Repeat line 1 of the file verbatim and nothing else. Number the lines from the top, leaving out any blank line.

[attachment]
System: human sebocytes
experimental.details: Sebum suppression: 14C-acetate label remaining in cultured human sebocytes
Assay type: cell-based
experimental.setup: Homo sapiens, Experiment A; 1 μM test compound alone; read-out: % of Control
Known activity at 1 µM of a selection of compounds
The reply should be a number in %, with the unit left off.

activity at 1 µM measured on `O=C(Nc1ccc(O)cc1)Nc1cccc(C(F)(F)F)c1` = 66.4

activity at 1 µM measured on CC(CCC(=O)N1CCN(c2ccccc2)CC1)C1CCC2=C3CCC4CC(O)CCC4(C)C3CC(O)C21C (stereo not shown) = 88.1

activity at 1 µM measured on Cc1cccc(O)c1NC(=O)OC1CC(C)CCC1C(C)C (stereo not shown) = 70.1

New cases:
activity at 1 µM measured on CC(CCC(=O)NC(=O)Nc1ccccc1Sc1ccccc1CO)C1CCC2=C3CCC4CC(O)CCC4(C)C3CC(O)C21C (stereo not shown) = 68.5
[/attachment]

System: human sebocytes